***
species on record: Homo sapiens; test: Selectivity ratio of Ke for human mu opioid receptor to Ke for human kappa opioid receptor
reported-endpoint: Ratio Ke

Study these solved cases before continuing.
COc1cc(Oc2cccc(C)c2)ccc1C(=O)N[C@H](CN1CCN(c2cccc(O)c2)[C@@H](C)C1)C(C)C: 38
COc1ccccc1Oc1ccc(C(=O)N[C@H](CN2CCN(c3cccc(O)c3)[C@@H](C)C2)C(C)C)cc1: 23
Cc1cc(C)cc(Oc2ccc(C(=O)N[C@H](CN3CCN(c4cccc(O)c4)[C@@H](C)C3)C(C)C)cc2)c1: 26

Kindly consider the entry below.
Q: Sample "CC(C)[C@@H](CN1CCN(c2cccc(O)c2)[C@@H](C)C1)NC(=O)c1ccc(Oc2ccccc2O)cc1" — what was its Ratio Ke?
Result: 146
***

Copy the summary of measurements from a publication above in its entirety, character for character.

species on record: Homo sapiens; test: Selectivity ratio of Ke for human mu opioid receptor to Ke for human kappa opioid receptor
reported-endpoint: Ratio Ke

Study these solved cases before continuing.
COc1cc(Oc2cccc(C)c2)ccc1C(=O)N[C@H](CN1CCN(c2cccc(O)c2)[C@@H](C)C1)C(C)C: 38
COc1ccccc1Oc1ccc(C(=O)N[C@H](CN2CCN(c3cccc(O)c3)[C@@H](C)C2)C(C)C)cc1: 23
Cc1cc(C)cc(Oc2ccc(C(=O)N[C@H](CN3CCN(c4cccc(O)c4)[C@@H](C)C3)C(C)C)cc2)c1: 26

Kindly consider the entry below.
Q: Sample "CC(C)[C@@H](CN1CCN(c2cccc(O)c2)[C@@H](C)C1)NC(=O)c1ccc(Oc2ccccc2O)cc1" — what was its Ratio Ke?
Result: 146